Natasha Kaplinsky has been awarded an OBE for her services to Holocaust commemoration.

The veteran news reader was awarded the honour by Prince Charles, in a ceremony last week at Buckingham Palace.

Natasha, who was born to a Jewish father of Polish descent, sits on the United Kingdom Holocaust Memorial Foundation advisory board, and spent a year interviewing more than 100 of Britain’s last remaining Holocaust survivors.

The interviews she conducted are due to be exhibited in an education centre alongside a new Holocaust memorial set to be built in London, as well as being used as teaching material throughout the United Kingdom.

Kaplinsky said she spent time collating the stories of the Nazi death camp survivors so that “children like mine will be able to understand what actually happened at one of the darkest moments of our history”.

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She told the Daily Express in June: ‘Taking part in the testimony project and recording one of humanity’s darkest hours has been a very painful experience for everyone involved.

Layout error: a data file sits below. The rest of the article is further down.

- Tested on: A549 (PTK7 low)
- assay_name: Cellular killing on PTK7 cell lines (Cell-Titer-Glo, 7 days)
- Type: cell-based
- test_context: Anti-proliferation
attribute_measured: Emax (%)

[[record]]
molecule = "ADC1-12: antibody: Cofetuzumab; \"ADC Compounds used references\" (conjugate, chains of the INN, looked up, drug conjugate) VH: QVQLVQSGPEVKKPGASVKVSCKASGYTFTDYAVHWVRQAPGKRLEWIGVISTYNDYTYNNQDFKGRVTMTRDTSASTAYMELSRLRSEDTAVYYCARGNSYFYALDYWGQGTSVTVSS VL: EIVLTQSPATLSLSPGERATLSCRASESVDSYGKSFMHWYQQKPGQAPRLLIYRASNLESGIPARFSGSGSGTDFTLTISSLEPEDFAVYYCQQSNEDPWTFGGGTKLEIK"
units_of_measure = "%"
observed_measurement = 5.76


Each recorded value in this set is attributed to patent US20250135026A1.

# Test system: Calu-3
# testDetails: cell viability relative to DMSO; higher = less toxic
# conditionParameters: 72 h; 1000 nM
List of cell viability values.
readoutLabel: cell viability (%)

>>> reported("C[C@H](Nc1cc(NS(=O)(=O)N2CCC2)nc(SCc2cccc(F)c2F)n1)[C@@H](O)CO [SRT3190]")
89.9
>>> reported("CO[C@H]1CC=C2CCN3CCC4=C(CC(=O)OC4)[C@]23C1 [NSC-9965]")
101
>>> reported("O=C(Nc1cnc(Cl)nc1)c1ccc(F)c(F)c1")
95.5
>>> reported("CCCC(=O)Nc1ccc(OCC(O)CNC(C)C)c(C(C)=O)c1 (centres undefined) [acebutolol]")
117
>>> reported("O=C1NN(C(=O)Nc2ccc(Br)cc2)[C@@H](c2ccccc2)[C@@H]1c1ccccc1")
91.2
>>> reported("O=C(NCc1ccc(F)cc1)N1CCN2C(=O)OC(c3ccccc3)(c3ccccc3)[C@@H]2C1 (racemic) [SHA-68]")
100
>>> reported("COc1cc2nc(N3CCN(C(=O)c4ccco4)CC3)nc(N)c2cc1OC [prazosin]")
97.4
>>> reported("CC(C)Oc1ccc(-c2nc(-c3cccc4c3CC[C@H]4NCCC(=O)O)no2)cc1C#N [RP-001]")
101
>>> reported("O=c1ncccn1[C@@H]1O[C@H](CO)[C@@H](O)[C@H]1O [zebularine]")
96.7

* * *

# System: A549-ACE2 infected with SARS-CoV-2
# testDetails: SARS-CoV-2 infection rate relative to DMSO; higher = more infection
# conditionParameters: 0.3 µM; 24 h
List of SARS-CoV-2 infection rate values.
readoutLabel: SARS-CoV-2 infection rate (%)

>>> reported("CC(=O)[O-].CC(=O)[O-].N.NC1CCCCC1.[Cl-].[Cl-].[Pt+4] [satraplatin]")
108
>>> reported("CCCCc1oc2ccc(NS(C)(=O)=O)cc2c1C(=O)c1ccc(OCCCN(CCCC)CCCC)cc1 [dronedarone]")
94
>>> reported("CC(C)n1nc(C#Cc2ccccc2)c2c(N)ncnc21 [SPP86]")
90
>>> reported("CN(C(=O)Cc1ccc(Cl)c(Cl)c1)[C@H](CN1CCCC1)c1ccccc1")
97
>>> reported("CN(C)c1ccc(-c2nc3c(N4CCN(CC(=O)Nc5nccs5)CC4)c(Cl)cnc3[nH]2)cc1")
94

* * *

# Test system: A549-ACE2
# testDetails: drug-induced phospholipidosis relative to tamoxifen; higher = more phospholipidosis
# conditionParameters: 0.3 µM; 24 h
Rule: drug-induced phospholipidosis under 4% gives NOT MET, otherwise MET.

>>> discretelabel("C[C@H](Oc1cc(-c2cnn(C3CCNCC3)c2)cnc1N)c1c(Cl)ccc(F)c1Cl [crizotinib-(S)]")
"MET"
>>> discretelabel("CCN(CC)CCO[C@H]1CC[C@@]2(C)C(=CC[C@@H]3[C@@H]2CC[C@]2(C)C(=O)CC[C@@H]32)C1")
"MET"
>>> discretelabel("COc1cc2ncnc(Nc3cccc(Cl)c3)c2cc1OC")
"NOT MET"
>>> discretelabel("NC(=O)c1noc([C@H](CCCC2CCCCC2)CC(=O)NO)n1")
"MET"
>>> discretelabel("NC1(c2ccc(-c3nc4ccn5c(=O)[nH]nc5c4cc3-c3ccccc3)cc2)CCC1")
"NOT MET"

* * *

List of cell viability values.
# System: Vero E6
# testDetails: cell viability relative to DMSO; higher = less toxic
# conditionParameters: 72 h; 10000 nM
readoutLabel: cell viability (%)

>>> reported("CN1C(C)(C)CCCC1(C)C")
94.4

‘At the outset of this project the Chief Rabbi said recording survivors’ stories was a sacred task and that kept me going. The survivors put themselves forward because the vast majority had never spoken before, not even to their families.’

She added: ‘If we didn’t record these testimonies these memories, these stories and lessons would have been lost for ever. I was struck by their enormous strength their unbelievable dignity, the inspiration they offer to all of us and in many cases their enormous ability to forgive what they had been through.’

In a separate interview, Natahasha said: “One of the questions that I asked all of the survivors was whether they felt like anything had changed, and for them they said no, they felt that actually we hadn’t learnt any lessons from the past, and that is an extremely upsetting thing to hear after the suffering and trauma they had experienced.”

Kaplinsky rose to fame as a newsreader, working for the BBC, ITV and Sky and Channel 5. She gained greater notoriety when she won the first season of Strictly Come Dancing in 2004.